Ford Kuga SUV (2008-2012) review
“Good looking outside and nicely finished inside, the Kuga is an off-roader that’s designed to take Ford fans into previously uncharted territory.”
- Neat styling inside and out
- Enjoyable to drive
- Economical diesel
- Limited practicality
- Not designed for off-road use
- Quite expensive
Ford prefers to describe the Kuga as a ‘crossover’ rather than an SUV, and this accounts for some of its shortcomings in terms of practicality. The petrol-powered model is fast but thirsty, so the better choice is the 2.0 TDCi turbodiesel with its rounded, economical performance. There are Zetec and Titanium trims, and the former has all you need. A front-wheel-drive version is also available; this is good to drive and lowers running costs further still. The Kuga was given a very subtle facelift in 2010 with an updated grille and bumpers.
MPG, running costs & CO2
The diesel-engined Ford Kuga is one of the cleanest and most economical compact SUVs on the market, which means lower Road Tax and less frequent trips to the filling station pumps than in rivals. Sensible servicing prices help, too, as will the expected high residual value when you come to sell it. For maximum economy, go for the front-wheel-drive 2.0-litre TDCi diesel model – it has an official combined fuel consumption figure of 46.3mpg and a low tax band, thanks to decent CO2 emissions of 159g/km.
Engines, drive & performance
Unlike many of its off-roader-inspired competitors, the Kuga handles with unusual precision, making it the keen driver’s choice. The 2.5-litre petrol engine offers performance to rival a hot hatch, although you pay for that with poor fuel consumption. Pick a Kuga with the 2.0-litre TDCi diesel engine and you’ll get a better balance of performance and impressive economy – the official combined consumption figure is quoted at 44.1mpg. What’s more, if you choose the front-wheel-drive model, and you’ll improve that by around 2mpg, although you may regret it when the snow starts falling in winter.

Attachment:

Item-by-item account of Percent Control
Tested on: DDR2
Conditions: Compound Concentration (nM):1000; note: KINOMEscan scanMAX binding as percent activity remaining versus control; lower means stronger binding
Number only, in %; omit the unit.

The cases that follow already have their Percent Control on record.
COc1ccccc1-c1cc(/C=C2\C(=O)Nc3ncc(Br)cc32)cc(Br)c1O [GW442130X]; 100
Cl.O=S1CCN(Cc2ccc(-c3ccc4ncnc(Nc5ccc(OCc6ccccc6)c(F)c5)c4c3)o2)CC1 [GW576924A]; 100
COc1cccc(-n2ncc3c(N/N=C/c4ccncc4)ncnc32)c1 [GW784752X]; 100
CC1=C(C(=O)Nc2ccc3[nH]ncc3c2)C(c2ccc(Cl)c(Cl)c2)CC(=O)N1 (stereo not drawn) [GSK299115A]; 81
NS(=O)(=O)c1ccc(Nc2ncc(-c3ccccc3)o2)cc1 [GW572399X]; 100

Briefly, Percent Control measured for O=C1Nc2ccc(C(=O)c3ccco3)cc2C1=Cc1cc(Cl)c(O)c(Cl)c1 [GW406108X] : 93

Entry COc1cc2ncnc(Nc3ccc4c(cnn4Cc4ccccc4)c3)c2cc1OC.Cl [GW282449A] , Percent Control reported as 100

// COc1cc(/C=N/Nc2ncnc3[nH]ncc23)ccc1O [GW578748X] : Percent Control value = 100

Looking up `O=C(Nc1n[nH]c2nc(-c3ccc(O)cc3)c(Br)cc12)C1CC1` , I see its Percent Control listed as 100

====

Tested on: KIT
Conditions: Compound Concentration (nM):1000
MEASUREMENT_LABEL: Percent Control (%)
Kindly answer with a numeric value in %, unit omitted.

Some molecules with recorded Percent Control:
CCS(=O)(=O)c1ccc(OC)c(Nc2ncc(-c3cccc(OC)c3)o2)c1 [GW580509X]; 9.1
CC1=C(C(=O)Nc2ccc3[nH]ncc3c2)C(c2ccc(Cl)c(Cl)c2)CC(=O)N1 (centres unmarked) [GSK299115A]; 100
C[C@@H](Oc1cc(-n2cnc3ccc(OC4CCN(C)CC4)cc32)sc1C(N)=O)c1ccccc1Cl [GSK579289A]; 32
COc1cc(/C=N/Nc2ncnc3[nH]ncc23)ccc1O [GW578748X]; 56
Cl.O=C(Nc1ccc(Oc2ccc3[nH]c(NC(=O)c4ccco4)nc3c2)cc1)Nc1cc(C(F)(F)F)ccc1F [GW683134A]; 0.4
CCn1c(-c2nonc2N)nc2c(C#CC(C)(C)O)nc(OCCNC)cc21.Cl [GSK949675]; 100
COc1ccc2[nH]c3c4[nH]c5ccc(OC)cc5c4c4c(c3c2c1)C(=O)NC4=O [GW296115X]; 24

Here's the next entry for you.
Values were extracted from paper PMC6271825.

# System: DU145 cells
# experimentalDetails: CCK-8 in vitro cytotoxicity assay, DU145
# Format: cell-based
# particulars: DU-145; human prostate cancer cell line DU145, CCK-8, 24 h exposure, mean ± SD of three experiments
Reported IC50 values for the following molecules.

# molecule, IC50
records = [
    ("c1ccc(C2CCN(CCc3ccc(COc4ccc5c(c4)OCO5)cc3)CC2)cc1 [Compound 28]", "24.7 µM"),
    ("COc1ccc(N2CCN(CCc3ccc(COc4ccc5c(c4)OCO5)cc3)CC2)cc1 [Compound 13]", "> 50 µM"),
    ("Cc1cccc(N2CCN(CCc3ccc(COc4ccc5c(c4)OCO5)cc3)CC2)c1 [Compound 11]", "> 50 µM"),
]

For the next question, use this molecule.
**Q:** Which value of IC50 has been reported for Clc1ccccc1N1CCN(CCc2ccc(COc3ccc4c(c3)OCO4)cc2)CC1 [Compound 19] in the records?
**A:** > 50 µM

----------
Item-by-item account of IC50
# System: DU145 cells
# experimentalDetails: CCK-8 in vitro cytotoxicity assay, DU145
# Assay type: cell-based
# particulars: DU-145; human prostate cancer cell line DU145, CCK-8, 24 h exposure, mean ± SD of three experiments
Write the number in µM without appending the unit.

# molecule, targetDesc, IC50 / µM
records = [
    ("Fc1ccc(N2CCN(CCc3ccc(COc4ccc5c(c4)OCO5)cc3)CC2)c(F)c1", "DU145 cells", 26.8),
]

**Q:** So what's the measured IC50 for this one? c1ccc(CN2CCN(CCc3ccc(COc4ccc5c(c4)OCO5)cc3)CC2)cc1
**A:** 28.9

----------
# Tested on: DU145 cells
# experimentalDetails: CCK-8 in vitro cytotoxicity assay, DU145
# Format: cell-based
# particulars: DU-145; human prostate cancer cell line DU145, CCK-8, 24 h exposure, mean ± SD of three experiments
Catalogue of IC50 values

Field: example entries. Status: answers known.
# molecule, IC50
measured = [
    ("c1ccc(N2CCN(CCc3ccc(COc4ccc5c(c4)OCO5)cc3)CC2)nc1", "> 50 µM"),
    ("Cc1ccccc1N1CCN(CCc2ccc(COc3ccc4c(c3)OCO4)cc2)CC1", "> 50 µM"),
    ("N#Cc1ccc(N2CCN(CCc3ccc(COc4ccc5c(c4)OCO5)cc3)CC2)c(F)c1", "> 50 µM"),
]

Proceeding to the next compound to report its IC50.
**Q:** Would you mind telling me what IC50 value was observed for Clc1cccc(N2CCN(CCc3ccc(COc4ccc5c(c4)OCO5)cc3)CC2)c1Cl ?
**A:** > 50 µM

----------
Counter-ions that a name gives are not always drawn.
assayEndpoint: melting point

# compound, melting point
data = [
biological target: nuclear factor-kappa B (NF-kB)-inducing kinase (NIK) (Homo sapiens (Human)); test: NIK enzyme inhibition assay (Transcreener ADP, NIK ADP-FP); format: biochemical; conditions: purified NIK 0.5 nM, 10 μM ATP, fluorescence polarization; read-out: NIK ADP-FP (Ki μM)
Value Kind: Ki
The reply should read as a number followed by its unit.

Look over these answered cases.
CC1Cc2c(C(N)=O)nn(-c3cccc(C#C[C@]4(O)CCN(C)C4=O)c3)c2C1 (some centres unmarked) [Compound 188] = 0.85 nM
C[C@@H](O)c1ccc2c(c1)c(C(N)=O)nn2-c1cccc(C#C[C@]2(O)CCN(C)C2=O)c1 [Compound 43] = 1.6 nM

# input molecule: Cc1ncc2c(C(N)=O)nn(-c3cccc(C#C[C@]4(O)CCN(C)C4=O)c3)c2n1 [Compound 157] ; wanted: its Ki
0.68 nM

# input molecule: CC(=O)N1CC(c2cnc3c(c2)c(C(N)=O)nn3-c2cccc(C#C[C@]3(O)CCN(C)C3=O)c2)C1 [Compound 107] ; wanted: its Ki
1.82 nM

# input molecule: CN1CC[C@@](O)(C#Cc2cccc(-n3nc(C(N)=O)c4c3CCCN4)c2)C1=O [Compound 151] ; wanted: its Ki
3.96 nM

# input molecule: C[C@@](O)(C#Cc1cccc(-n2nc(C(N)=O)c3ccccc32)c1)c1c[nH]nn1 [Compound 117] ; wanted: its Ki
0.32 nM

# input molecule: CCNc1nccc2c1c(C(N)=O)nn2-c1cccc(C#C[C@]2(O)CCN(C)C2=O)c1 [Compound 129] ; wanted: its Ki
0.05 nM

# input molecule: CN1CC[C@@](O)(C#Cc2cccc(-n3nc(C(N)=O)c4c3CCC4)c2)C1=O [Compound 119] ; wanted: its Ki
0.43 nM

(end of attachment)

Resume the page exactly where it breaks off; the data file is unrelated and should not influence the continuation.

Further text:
Interior & comfort
The Ford Kuga is more driver focused than its rivals, but that’s not at the expense of comfort on the road. While the suspension is firm, it’s not uncomfortable. The interior is well designed up front, with supportive seats and an easy to read, clearly laid-out dashboard. Ford has even cut out a portion of the top of the door trim to make resting your arm on it comfortable. Wind noise is apparent at speed, as is some roar from the tyres.
Practicality & boot space
Practicality is what ultimately lets the Kuga down, because it serves up less boot space than the Focus hatchback. The rear seats aren’t especially generous on room, either, with taller passengers finding they are short of legroom. If carrying capacity is a priority, SUV competitors like the Nissan X-Trail will make a great deal more sense.
Reliability & safety
Every member of the Kuga family comes equipped with traction control and electronic stability control as standard, as well as front, side and curtain airbags. It hasn’t been in showrooms for long enough to have featured in many owner satisfaction surveys, although the huge-selling Focus – on which the Kuga is based – has performed well in such reports.
Price, value for money & options
At its launch, Ford boldy announced that the Kuga would be aiming squarely at the Volkswagen Tiguan – and it priced the lifestyle off-roader accordingly. That does make the car look a bit expensive, although Ford has equipped it to compensate. Smart items like keyless starting, an MP3 audio connection and alloy wheels feature as standard on all versions, while high-spec Titanium models add luxuries such as leather upholstery and dual-zone climate control.